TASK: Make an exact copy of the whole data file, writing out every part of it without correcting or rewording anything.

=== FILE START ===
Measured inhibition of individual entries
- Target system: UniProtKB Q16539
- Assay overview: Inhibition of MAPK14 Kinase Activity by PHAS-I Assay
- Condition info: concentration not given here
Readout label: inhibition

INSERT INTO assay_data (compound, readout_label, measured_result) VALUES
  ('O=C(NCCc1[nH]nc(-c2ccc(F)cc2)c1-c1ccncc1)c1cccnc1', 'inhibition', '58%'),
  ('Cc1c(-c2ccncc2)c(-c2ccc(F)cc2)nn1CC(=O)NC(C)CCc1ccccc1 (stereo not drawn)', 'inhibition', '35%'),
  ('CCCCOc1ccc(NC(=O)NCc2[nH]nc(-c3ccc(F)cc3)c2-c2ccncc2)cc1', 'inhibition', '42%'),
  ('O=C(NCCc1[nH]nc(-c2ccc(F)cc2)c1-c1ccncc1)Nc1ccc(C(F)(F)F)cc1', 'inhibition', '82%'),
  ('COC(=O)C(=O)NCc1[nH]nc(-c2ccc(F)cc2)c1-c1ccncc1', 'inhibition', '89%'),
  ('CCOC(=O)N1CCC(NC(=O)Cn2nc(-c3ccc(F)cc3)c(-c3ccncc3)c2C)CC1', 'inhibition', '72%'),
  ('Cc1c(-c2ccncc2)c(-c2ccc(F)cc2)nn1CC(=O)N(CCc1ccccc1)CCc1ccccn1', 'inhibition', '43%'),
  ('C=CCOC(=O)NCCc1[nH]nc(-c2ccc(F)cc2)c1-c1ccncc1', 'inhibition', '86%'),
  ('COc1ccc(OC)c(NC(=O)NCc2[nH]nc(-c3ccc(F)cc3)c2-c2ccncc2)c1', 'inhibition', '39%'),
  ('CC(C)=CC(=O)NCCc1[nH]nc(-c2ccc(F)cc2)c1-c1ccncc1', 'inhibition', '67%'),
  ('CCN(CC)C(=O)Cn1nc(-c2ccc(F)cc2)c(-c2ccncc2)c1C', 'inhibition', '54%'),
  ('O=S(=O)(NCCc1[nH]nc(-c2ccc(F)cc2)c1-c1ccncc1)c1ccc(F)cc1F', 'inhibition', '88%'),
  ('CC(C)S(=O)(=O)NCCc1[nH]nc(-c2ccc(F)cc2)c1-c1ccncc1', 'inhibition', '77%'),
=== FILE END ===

Measured inhibition of individual entries
- Target system: UniProtKB Q16539
- Assay overview: Inhibition of MAPK14 Kinase Activity by PHAS-I Assay
- Condition info: concentration not given here
Readout label: inhibition

INSERT INTO assay_data (compound, readout_label, measured_result) VALUES
  ('O=C(NCCc1[nH]nc(-c2ccc(F)cc2)c1-c1ccncc1)c1cccnc1', 'inhibition', '58%'),
  ('Cc1c(-c2ccncc2)c(-c2ccc(F)cc2)nn1CC(=O)NC(C)CCc1ccccc1 (stereo not drawn)', 'inhibition', '35%'),
  ('CCCCOc1ccc(NC(=O)NCc2[nH]nc(-c3ccc(F)cc3)c2-c2ccncc2)cc1', 'inhibition', '42%'),
  ('O=C(NCCc1[nH]nc(-c2ccc(F)cc2)c1-c1ccncc1)Nc1ccc(C(F)(F)F)cc1', 'inhibition', '82%'),
  ('COC(=O)C(=O)NCc1[nH]nc(-c2ccc(F)cc2)c1-c1ccncc1', 'inhibition', '89%'),
  ('CCOC(=O)N1CCC(NC(=O)Cn2nc(-c3ccc(F)cc3)c(-c3ccncc3)c2C)CC1', 'inhibition', '72%'),
  ('Cc1c(-c2ccncc2)c(-c2ccc(F)cc2)nn1CC(=O)N(CCc1ccccc1)CCc1ccccn1', 'inhibition', '43%'),
  ('C=CCOC(=O)NCCc1[nH]nc(-c2ccc(F)cc2)c1-c1ccncc1', 'inhibition', '86%'),
  ('COc1ccc(OC)c(NC(=O)NCc2[nH]nc(-c3ccc(F)cc3)c2-c2ccncc2)c1', 'inhibition', '39%'),
  ('CC(C)=CC(=O)NCCc1[nH]nc(-c2ccc(F)cc2)c1-c1ccncc1', 'inhibition', '67%'),
  ('CCN(CC)C(=O)Cn1nc(-c2ccc(F)cc2)c(-c2ccncc2)c1C', 'inhibition', '54%'),
  ('O=S(=O)(NCCc1[nH]nc(-c2ccc(F)cc2)c1-c1ccncc1)c1ccc(F)cc1F', 'inhibition', '88%'),
  ('CC(C)S(=O)(=O)NCCc1[nH]nc(-c2ccc(F)cc2)c1-c1ccncc1', 'inhibition', '77%'),